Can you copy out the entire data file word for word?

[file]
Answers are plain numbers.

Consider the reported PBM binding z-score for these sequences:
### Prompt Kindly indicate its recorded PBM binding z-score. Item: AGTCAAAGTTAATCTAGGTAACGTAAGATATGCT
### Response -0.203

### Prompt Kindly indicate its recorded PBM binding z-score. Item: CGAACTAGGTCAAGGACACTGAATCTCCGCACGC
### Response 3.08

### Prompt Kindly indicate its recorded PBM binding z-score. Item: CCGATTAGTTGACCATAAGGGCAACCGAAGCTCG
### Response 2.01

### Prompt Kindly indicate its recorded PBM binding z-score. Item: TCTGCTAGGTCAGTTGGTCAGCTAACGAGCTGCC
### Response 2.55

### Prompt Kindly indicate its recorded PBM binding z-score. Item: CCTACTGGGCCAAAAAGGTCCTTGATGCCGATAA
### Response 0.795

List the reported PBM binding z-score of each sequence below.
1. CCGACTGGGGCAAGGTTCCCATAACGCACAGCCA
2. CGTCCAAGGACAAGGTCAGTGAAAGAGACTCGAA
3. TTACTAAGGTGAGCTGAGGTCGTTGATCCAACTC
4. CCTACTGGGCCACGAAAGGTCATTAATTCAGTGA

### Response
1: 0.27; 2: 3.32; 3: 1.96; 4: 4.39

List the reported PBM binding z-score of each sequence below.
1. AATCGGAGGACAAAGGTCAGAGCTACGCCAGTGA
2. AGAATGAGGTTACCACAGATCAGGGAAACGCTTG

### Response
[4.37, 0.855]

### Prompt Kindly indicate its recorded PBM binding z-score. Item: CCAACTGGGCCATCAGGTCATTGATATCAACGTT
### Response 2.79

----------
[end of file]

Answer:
Answers are plain numbers.

Consider the reported PBM binding z-score for these sequences:
### Prompt Kindly indicate its recorded PBM binding z-score. Item: AGTCAAAGTTAATCTAGGTAACGTAAGATATGCT
### Response -0.203

### Prompt Kindly indicate its recorded PBM binding z-score. Item: CGAACTAGGTCAAGGACACTGAATCTCCGCACGC
### Response 3.08

### Prompt Kindly indicate its recorded PBM binding z-score. Item: CCGATTAGTTGACCATAAGGGCAACCGAAGCTCG
### Response 2.01

### Prompt Kindly indicate its recorded PBM binding z-score. Item: TCTGCTAGGTCAGTTGGTCAGCTAACGAGCTGCC
### Response 2.55

### Prompt Kindly indicate its recorded PBM binding z-score. Item: CCTACTGGGCCAAAAAGGTCCTTGATGCCGATAA
### Response 0.795

List the reported PBM binding z-score of each sequence below.
1. CCGACTGGGGCAAGGTTCCCATAACGCACAGCCA
2. CGTCCAAGGACAAGGTCAGTGAAAGAGACTCGAA
3. TTACTAAGGTGAGCTGAGGTCGTTGATCCAACTC
4. CCTACTGGGCCACGAAAGGTCATTAATTCAGTGA

### Response
1: 0.27; 2: 3.32; 3: 1.96; 4: 4.39

List the reported PBM binding z-score of each sequence below.
1. AATCGGAGGACAAAGGTCAGAGCTACGCCAGTGA
2. AGAATGAGGTTACCACAGATCAGGGAAACGCTTG

### Response
[4.37, 0.855]

### Prompt Kindly indicate its recorded PBM binding z-score. Item: CCAACTGGGCCATCAGGTCATTGATATCAACGTT
### Response 2.79

----------